SUBTITLE – The 15 Minute Rule
This is a short post aimed at getting you to consider something few photographers do these days – changing up your shooting position when you’re in the field, and doing it on a regular basis. Changing your position gives you different compositions to choose from when you are selecting your favorites.
While I developed this policy while photographing birds, it may apply to all sorts of photographic genres so give it a look and see if it makes sense for the kind of photography you do.
When I am out shooting birds, I try to move my position or change my point-of-view about every 15-20 minutes. Why? I don’t want my portfolio filled with shots all made at the same angle and with the same background and the same perch. It looks staged. (Trust me – birds do not take direction well AT ALL but still…)
Take the first two photos in this post.
They appear to be the same bird to the untrained eye, but one is a curve-billed thrasher (Toxostoma curvirostre) and the other a long-billed thrasher (Toxostoma longirostre). What adds to the confusion is that they were taken on the same day, using the same background and the same perch in the same light with the same lens and from the same seated position all within five minutes of each other.
Both are salable images. I like both images. But I get uncomfortable when too many of my bird photos are made in the same place. This just happened to be luck. There were 10-12 species at the same south Texas watering hole near the same perch and I took the low-hanging fruit.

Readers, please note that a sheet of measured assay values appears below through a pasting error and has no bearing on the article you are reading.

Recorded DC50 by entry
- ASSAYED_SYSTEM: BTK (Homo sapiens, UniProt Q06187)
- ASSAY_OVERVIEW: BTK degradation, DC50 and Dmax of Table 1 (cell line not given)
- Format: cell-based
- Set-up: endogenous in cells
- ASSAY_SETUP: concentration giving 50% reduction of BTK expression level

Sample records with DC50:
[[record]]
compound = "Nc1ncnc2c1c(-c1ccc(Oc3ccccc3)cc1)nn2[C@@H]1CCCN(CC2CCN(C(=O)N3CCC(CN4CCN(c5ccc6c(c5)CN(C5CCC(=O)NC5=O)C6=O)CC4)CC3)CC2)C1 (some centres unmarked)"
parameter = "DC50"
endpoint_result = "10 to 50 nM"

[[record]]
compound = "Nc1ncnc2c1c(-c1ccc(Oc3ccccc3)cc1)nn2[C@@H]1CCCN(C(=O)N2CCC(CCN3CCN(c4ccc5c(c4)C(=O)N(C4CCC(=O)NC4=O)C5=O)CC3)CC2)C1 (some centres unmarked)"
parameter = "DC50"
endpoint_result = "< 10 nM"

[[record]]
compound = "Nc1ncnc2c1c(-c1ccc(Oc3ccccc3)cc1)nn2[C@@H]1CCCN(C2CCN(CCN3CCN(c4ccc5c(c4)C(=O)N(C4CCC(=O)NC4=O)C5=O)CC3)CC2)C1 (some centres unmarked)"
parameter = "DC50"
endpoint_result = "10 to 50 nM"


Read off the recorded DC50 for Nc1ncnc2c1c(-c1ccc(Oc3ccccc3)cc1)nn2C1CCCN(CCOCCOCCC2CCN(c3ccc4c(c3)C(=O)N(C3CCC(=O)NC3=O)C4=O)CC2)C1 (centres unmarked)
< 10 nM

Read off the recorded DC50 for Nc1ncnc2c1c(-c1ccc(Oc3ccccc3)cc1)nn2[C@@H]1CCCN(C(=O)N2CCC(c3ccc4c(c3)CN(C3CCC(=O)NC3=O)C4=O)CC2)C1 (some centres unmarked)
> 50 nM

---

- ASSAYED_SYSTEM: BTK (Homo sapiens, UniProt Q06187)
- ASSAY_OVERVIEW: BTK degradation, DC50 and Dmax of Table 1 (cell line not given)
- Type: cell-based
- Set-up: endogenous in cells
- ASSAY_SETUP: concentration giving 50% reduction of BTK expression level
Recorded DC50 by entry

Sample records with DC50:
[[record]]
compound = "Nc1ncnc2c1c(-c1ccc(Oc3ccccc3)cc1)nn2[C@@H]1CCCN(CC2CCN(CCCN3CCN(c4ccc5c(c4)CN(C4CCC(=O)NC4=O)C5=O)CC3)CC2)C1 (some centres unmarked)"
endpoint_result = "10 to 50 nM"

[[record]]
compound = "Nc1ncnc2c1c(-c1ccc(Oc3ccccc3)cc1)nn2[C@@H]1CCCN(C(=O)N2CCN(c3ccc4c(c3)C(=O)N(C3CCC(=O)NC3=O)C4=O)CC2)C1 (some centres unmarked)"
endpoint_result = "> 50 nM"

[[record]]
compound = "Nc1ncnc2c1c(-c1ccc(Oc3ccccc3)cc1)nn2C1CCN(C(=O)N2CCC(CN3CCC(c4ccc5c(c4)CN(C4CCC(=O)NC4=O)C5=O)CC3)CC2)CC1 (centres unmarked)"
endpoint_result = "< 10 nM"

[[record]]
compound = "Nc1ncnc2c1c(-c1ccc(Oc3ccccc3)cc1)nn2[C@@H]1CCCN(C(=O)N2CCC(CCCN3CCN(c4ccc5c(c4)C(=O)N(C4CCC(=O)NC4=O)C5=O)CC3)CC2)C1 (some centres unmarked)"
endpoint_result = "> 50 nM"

It was after looking at these photos later (and many more I made that same hour of different birds at the same perch with the same background, etc.) that I developed the 15 minute rule.
It goes like this… Every 15 minutes or so I change my angle, my lens, my POV, my position or just outright move somewhere else altogether.
It’s not something I am anal about. There are exceptions, for instance when I am working on flight shots and I see a bird returning after landing on the same perch time-after-time I will stay with that bird because flight shots are difficult and you never know what you will get. There are other exceptions but you get the point.
It’s not something to be dogmatic about, rather something to remind you that changing up SOMETHING in one shot to the next makes your photography more interesting to your viewers.
Sometimes the change is minimal but it is still impactful.
Take the next two shots made on my recent trip to Florida. This black skimmer (Rynchops niger) was obliging enough to feed in one little canal at Viera Wetlands for about 40 minutes. It was perfect light, a nice bird and decent surroundings so I stayed IN THE AREA for 40 minutes, but I changed my position three times. Here’s why.
In the first image I am sitting down low on the bank near the water. This yielded a fantastic image of the bird feeding. But after 10 minutes I had a bunch of these and decided to move 10 yards to my left, higher on the bank and decided to stand up to change my POV. The second shot with the bird in full wing spread was the reward for that move. This second shot would not be possible from the other position. I couldn’t get the entire wing spread open to the sun angle from that low POV.
Sometimes this pays off and sometimes I get shut out. But every time I am working hard to make a powerful image and most of the time I get the images I was hoping for.
If you’re a landscape photographer, sports photographer, portrait photographer or any other kind of photographer try the same thing. Move around. Change the height of your tripod. Get closer or move far away. Shoot with a telephoto then a wide-angle lens. Get low – go high. Etc., etc. etc.